Mantra letter

Hello Mr. Tort,

Raised profoundly as a Catholic, today I am convinced that it is not enough to leave the religion of our parents. Liberation will need us to burn down worldwide all Christian churches to the ground. Such is my inspiration and mentality in the struggle for our survival.


What happened to the immense Temple of Artemis, one of the Seven Wonders of the Ancient World?

It was built near Ephesus in the 6th century BCE over an area considered sacred since, at least, the Bronze Age. Its construction took 120 years and it could be said that it was comparable to a cathedral.

St. John Chrysostom and his henchmen flattened it in 401 following a Christian emperor’s edict (the year after Chrysostom had instigated the massacre of 7,000 blond Goths in Constantinople). The stones were used for a tomb and a bath-house and a cross was raised on the spot where Diana’s statue had stood (what remains today of the temple can be seen: here).

Published in: on February 16, 2019 at 12:01 am  Comments (7)  


  1. Nuke the Vatican.

    • Breed and release a resistant grain-pest (weevils and beetles) in India, Brazil and USA.
      Breed and release a bee-killing species of wasp. No bees = no pollination = no agriculture.

      It’s kinda hard to be a good Xtian when you’re starving.

  2. Nothing has quite made me wary of Christianity like your blog Chechar. Your arguments are much more reasoned and grounded in history than most anti-Christians. I didn’t know this about Chrysosotom, who I had always assumed was one of the better Christians because of his writings on Jews. But this… is just unbelievably evil. Christians have much to answer for.

    • I am glad you appreciate our efforts.

  3. What is the source for Chrysotom instigating the killing of 5000 goths?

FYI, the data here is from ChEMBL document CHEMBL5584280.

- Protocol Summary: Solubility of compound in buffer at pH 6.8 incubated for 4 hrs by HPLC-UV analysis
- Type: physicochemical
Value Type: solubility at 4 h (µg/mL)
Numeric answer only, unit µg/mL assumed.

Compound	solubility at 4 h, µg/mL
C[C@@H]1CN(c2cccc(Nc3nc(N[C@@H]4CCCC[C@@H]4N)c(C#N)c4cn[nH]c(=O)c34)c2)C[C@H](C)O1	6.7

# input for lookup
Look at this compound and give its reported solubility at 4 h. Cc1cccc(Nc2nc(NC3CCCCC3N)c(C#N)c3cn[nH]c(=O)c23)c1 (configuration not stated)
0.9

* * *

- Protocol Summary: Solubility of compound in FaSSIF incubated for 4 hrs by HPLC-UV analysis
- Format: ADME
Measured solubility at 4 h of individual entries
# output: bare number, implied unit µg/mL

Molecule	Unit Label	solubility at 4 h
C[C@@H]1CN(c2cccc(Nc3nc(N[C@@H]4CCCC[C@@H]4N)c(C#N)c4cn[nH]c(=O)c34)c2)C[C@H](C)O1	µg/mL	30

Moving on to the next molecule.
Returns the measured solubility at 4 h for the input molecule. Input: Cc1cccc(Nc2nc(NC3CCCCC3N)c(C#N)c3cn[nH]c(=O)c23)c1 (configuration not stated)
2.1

• The source is my Thursday Deschner post (here).

      Do you want me to quote Deschner’s historical references for that chapter? He usually uses tons of references but only abbreviations in the footnotes. In the chapter of the Goth massacre at Constantinople the footnotes say—:

      Chrysost. In Eutropium. Socrat. 6,6. Soz. 8,7,5; Zos. 5,17 f. Philostorg. 11,6, Cod. Theod. 9,40,16; 9,44,1; 11,40,17; 16,2,32 f. Eunap. frg. 75,6. Pauly II 470. Lexikon der alten Weit 930. dtv Lex. Antike, Geschichte II 27. Baur, Johannes II 99 f. Elbem 129,134.Theodor. h.e. 5,31,1 f; 5,32,1. Socrat. 6,5 f. Zos. 4,57,2: Joh. Ant. frg. 187; 190. Zos. 4,57,3; 5,7,4 f. Pauly-Wissowa VII 1912, 486…

      —and there are more footnotes! They’re abbreviations as I said. For example, Zos above is Zosimus but I’d need to check the References section to cite exactly which Zosimus work Deschner is referring to.

  4. In Greece some of the biggest opponents of the pagan revival there are christians, however those same christians in Greece seem to lack the ability to oppose the spread of islam with the same sort of enthusiasm. The old gods still live. People should keep at home shrines to the old gods and one day we can rebuilt the old temples. I venerate some Greek gods as well as having a shrine to my ancestors. The Romans would keep household shrines to the ancestors.

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